23 January 2023
An update on the landslide crisis at Joshimath
In India, the landslide crisis at Joshimath continues to develop. As I have noted previously, the lack of clarity in terms of the situation from the authorities is remarkable. Crisis communication is hard, but there is ample evidence that a vacuum of information will be filled by misinformation. This is leading to considerable speculation, such as a suggestion that the cause might be the loss of ponds that used to be located around the town.
It appears that the landslide continues to move, with 863 buildings now showing signs of distress. Of these, 181 are considered to be unsafe. The situation for the displaced people has been exacerbated by snowfall in recent days, which of course has the potential to add water into the system in due course. Meanwhile, demolition of the worst affected buildings continues, most notably the large hotels that have been severely damaged by the landslide.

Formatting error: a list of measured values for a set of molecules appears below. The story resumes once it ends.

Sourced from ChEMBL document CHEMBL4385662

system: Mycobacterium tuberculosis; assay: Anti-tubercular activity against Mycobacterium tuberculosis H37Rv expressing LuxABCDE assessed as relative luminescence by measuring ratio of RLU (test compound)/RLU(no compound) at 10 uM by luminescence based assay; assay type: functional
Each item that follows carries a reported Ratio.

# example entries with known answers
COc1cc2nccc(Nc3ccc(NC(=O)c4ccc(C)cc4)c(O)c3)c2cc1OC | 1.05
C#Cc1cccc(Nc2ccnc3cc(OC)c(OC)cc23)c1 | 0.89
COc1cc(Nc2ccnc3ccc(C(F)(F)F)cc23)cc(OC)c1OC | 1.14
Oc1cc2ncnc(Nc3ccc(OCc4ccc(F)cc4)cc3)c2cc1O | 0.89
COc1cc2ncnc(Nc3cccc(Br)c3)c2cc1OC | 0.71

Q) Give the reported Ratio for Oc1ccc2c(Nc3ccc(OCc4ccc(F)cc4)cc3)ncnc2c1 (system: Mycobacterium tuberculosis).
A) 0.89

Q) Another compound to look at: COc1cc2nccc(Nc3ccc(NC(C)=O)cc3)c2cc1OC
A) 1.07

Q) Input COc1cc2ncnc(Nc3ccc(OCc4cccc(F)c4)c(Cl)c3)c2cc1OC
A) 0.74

Simon Gascoin of CNRS has posted a very useful update on CESBIO Multitemp blog about the use of the Alaska Satellite Facility’s web portal (Vertex) to generate deformation time series data for the Joshimath landslide. This generates a fascinating result:-
As Simon notes, the results support other analyses on terms of the nature and rates of movement observed. There was a sharp increase in deformation rate in October 2021, but there is a hint in the data that this might have started earlier for the point located closest to the river. This might support the suggestion that reactivation of this landslide has been triggered by erosion of the toe, but without a more detailed investigation this is conjecture.
Meanwhile, there remains a strange lack of clarity about the nature of the processes at Joshimath. Some quarters continue to report this as subsidence, which is quite misleading as it implies vertical movement. There is no real doubt that this is a landslide, with the mass slipping down the slope. At times it is good to go back to basics – Google Earth imagery clearly demonstrates that the town is built on an ancient landslide:-